Newsletter 75 – May 2006
Get to Know us Better:
Tony Frandino, Jr. joined Facilities Planning in April. He previously practiced architecture in the private sector for over 23 years. Tony studied architecture at Orange County Community College and Syracuse University. A registered architect for over 18 years, Tony also has experience in real estate development and general contracting. Most recently he was the project architect on housing projects in Albany, Buffalo and Rochester.
Tony lives in East Greenbush with his wife Jennifer and their two sons, Tony, 7, and Chris, 5. After the little league, the leggos, the match-boxes and the “honey-do list” he tries to make time for other interests which include biking, skiing, sailing, guitar, fishing and swimming. Tony excelled in swimming at OCCC and MW High School and goes to the “Y” every week to do a “few laps”.
Face to Face Reviews:
We have encountered difficulties in the implementation of the face to face review process. The original intent of the process was to streamline the code review for those particularly complicated or complex projects involving new construction, additions, or reconstruction as defined by the state building code. It is not a method to shorten the time before which a project will be reviewed, but designed to shorten the actual review by allowing the designer and reviewer to interact in order to discuss and understand the scope of the project. Face to face reviews are set up at a future date estimated to be when the project would normally be reviewed under normal circumstances.
We also cautioned consultants that designs must be complete so as not to waste the time and effort of all involved. We are finding that this is not the case.
Please be advised that we will immediately begin taking a closer look at all requests for face to face reviews. Projects that are of normal complexity will not receive face to face reviews as it is not necessary and will not decrease the review and approval time.
Districts that are scheduled for face to face reviews will be required to participate in the process by providing a district administrator at the review. In this way, Districts will come to understand the complexity of the review and will be aware of the level of completeness in the documentation provided by their consultants.
We hope that these changes continue to assist districts where it is truly necessary and beneficial to the process. Remember, face to face reviews are not intended to reduce the waiting time prior to review. Thank you for your cooperation.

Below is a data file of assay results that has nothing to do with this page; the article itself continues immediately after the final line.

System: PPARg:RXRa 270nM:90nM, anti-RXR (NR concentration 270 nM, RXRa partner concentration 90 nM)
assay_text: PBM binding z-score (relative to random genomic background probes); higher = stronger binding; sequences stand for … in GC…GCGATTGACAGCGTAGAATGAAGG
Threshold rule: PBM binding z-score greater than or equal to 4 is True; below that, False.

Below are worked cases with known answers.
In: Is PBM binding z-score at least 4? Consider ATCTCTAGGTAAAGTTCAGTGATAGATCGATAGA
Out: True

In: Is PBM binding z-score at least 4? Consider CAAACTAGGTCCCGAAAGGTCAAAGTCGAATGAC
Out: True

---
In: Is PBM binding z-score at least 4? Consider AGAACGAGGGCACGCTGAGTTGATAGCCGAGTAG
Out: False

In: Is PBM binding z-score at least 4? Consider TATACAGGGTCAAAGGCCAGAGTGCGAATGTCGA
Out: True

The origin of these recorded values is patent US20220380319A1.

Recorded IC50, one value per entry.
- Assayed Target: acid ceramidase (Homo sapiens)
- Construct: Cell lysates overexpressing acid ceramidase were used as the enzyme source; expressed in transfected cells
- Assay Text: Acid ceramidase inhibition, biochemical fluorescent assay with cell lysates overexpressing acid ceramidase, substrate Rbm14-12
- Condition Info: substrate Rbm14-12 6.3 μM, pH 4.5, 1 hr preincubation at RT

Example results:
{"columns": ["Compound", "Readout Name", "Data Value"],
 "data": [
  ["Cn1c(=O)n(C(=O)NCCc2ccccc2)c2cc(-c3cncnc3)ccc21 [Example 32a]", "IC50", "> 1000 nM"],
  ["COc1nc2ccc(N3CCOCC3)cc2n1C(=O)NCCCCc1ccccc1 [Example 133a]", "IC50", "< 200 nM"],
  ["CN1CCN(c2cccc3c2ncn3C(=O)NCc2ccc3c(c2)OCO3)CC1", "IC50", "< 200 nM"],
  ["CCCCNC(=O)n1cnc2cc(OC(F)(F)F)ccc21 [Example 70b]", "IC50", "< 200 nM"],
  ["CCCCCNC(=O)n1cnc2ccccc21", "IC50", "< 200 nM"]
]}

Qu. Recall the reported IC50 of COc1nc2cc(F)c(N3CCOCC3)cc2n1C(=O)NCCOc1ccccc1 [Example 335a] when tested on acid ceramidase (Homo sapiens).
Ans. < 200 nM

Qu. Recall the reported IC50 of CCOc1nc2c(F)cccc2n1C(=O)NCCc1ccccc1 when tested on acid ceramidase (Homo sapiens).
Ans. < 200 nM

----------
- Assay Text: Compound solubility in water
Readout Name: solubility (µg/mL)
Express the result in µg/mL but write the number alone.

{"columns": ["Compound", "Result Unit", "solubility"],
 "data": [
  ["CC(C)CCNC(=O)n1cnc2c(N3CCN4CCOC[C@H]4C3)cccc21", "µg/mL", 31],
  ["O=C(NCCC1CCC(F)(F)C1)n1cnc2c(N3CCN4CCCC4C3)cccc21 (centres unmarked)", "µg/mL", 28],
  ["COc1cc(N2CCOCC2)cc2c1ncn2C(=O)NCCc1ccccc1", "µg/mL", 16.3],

Fire Alarm System Visual Notification Appliance Requirements:
If providing a design for a fire alarm system within an existing building, please keep in mind that we are looking for two items that some designers are not providing.
First, when an existing fire alarm system is upgraded or replaced, or a new fire alarm system is installed, the fire alarm system visual notification appliances shall be provided throughout the entire existing building in accordance with current code requirements. This is the only way to assure the fire alarm system is compliant with all required standards.
Second, spacing criteria for visual notification appliances, in conjunction with candela ratings (effective intensity), are identified in NFPA 72 (1999 Edition) Section 4-4 and in ICC/ANSI A117.1 (1998 Edition) Section 702.3. Various areas within a building have different requirements for candela ratings and spacing. For example, 15 candela appliances may not be appropriate in large open spaces. In order to assist us in determining whether proposed installations will comply with code, please provide design documents that clearly indicate candela ratings for all visual notification appliances.
Believe it or not, this is copied from Newsletter #51 of May 2004. The Staff here at Facilities Planning again requests everyone to help us out by providing the requested information below. You would be surprised how much time we expend when people are not providing the information requested.
As already reminded in Newsletter #s 2, 7, 8, 15 and 51, please send your addenda directly to the Architect or Engineer here at SED who performed your review. DO NOT send it to the SED Project Manager. Sending Addenda to the Project Manager can cause a delay in the review of the addendum, therefore, causing a delay in your project approval. Do not fax addenda that are more than 5 pages. If faxed do not send a copy by mail.
We have been requesting everyone provide a list of what is changed with each addendum. In Newsletter #7 we provided a list of suggestions for improvement that would speed up addendum approvals. It seems worth repeating and is as follows:
- Check addenda carefully before sending them. Be sure they are correct and complete.
- Write the review number on the addendum with the project title.
- Number all Addenda consistently and consecutively. Dual number and letter designations should only be used to designate different contracts.
- On every addendum, list all previous addenda with the date each one was issued.
- Indicate what is being changed. Highlight, circle or cloud the items changed or added on drawings.
- Put addendum items in the order of the drawings and specification sections.
- Use a drawing numbering convention that follows the existing drawing set so we know what drawings are altered or replaced.
- Send addendum information specific to individual design packages separately. Please don't send two or more design packages for the school district in a single addendum.
- The first page of the Addendum should be sealed and signed as well as any drawings and sketches.
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